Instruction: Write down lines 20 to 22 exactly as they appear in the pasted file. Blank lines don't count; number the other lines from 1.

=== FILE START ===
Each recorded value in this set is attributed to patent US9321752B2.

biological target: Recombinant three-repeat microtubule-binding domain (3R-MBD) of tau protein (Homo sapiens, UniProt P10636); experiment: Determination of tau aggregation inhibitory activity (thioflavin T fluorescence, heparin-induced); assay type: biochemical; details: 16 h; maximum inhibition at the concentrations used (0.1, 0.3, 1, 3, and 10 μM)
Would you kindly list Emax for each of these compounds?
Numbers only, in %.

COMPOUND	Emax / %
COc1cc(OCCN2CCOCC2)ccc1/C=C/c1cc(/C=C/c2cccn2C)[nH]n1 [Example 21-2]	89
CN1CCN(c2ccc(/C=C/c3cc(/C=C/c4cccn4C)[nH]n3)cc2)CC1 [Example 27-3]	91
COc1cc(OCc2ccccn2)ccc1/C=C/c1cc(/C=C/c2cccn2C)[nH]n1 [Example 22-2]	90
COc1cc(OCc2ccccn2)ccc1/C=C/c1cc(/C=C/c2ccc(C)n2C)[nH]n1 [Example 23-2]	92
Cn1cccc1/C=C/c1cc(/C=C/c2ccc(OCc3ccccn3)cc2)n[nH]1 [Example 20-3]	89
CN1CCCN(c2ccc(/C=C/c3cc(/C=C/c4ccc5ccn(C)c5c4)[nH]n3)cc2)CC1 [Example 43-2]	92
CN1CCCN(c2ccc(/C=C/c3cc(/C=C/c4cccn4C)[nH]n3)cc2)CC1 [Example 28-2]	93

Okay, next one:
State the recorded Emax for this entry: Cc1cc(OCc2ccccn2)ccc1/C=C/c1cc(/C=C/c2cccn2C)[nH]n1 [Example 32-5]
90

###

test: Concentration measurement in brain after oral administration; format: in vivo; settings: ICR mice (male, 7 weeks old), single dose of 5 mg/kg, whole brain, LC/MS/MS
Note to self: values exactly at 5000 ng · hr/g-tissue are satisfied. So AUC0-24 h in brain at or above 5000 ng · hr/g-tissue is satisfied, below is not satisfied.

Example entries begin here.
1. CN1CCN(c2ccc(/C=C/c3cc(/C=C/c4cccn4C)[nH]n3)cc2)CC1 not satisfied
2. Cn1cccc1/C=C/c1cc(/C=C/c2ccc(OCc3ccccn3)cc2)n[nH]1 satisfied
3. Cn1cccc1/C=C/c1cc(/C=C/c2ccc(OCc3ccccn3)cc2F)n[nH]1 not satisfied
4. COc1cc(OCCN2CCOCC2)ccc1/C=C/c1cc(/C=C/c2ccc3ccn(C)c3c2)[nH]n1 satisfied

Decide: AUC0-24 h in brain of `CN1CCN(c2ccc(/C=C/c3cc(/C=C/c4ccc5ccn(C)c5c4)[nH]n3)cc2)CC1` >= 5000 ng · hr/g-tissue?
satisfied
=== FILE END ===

1. CN1CCN(c2ccc(/C=C/c3cc(/C=C/c4cccn4C)[nH]n3)cc2)CC1 not satisfied
2. Cn1cccc1/C=C/c1cc(/C=C/c2ccc(OCc3ccccn3)cc2)n[nH]1 satisfied
3. Cn1cccc1/C=C/c1cc(/C=C/c2ccc(OCc3ccccn3)cc2F)n[nH]1 not satisfied